A serious health issue can strike at any time. Serious symptoms can occur. And in many cases, a fast reaction can make a big impact on outcomes. Whether it’s a heart attack, stroke, or other serious illness, the following symptoms are those you should never ignore.
Pain in the chest
Heavy, crushing pain in your mid-chest, especially accompanied by nausea, sweating or shortness of breath, you may be having a heart attack and should seek medical help immediately.
Pain can take all different forms. It could be sharp, comes and goes, is steady, isn’t too severe but seems odd. If chest pain strikes in the middle of the night, don’t try to ride it out and don’t worry about inconveniencing anyone. You know your body, so any pain that seems unusual and severe deserves a trip to the emergency room.
If you’re short of breath, drawing a breath without getting any benefit from the air, or having trouble breathing, seek medical attention. Asthma, pulmonary embolism, pneumonia and chronic lung disease may all be at fault.
Pain in the abdomen
An unusual pain in the abdominal area, or anywhere below the ribs and above the hips, should be checked out. Of special concern are pains that are severe, new or accompanied by nausea, vomiting and fever.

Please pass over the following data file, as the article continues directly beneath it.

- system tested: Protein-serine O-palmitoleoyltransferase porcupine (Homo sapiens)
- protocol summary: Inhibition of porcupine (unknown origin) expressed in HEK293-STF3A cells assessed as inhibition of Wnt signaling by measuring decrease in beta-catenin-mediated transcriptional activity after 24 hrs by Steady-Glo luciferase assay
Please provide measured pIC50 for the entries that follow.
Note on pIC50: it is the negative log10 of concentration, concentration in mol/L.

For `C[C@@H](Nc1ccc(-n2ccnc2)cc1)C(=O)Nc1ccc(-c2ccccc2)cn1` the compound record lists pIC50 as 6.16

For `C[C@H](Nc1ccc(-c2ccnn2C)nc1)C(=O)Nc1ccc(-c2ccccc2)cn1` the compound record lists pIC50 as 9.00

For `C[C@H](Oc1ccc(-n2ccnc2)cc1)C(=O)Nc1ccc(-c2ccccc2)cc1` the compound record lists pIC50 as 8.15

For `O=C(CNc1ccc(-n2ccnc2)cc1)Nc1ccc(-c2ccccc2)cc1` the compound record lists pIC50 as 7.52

Because there are a number of organs in the abdomen, there are various causes of pain that could include kidney stones, gallstones, tumors, and/or complications of undiagnosed pregnancies.
Stroke symptoms can come in many forms, but if you have a hard time talking, controlling or moving limbs, or experience face weakness or drooping, you may be having a stroke. Seek help immediately. The sooner doctors have a chance to diagnose and intervene, the better the outcome.
Pain in the head
If you have a serious, sudden headache, especially with fever, confusion, faintness or loss of consciousness, head for the emergency room. A stroke or very high blood pressure could be the culprit of these symptoms.
With any medical concern, do not hesitate, see a doctor immediately. It’s better to overreact and over respond and be reassured, then to underreact and under-respond and miss the boat on a chance to intervene meaningfully.